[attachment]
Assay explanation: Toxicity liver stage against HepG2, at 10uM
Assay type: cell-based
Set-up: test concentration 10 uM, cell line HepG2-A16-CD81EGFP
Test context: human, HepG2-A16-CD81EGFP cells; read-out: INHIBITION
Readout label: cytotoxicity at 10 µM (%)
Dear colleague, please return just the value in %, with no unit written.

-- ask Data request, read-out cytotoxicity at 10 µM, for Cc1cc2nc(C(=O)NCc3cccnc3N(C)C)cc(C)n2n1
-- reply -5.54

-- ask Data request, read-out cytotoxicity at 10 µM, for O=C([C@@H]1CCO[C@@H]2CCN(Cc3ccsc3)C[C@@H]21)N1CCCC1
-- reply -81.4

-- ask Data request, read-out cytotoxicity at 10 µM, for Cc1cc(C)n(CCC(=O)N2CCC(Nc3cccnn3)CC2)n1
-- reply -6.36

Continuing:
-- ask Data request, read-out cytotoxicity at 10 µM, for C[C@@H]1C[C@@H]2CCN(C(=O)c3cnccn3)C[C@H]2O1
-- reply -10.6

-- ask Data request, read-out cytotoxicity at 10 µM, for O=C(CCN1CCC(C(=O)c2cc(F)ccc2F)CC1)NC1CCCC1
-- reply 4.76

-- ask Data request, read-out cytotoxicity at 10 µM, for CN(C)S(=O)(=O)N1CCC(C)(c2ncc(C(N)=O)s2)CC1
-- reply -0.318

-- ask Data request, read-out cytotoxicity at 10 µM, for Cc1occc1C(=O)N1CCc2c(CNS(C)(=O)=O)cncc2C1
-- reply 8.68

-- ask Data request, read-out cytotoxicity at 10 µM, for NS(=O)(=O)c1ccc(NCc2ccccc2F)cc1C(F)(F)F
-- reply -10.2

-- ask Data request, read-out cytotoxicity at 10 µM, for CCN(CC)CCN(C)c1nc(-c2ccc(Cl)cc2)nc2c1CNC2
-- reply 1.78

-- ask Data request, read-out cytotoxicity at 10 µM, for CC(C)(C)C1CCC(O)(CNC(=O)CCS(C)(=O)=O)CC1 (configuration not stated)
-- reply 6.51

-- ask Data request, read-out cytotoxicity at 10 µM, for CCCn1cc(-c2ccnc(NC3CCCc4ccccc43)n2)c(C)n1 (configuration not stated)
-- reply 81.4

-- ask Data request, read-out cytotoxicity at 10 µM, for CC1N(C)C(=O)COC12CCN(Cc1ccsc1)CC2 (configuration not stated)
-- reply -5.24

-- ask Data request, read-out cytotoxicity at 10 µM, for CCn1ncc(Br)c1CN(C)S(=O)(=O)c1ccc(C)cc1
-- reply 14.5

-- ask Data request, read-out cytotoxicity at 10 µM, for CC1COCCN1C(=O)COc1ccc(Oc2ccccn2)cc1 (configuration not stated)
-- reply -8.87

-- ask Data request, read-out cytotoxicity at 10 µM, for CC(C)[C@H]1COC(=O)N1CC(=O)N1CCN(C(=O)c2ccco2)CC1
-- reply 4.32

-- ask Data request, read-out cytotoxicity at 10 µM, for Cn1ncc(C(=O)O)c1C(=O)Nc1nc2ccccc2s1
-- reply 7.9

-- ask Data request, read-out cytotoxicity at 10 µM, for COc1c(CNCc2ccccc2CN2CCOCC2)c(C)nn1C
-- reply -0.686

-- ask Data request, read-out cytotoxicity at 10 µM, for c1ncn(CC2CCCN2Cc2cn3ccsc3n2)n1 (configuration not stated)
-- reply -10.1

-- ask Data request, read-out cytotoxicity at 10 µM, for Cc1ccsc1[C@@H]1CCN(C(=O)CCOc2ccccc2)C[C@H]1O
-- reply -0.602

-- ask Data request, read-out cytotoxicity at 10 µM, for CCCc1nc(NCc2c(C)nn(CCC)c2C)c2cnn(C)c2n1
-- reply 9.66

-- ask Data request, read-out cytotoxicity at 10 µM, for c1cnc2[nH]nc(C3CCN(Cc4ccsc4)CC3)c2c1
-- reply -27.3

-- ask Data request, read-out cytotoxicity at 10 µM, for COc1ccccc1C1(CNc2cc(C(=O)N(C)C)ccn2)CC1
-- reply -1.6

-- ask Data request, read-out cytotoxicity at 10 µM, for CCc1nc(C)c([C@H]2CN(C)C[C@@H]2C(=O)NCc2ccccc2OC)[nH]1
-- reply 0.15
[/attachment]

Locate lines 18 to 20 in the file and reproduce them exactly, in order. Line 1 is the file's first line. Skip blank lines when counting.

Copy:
-- ask Data request, read-out cytotoxicity at 10 µM, for CN(C)S(=O)(=O)N1CCC(C)(c2ncc(C(N)=O)s2)CC1
-- reply -0.318

-- ask Data request, read-out cytotoxicity at 10 µM, for Cc1occc1C(=O)N1CCc2c(CNS(C)(=O)=O)cncc2C1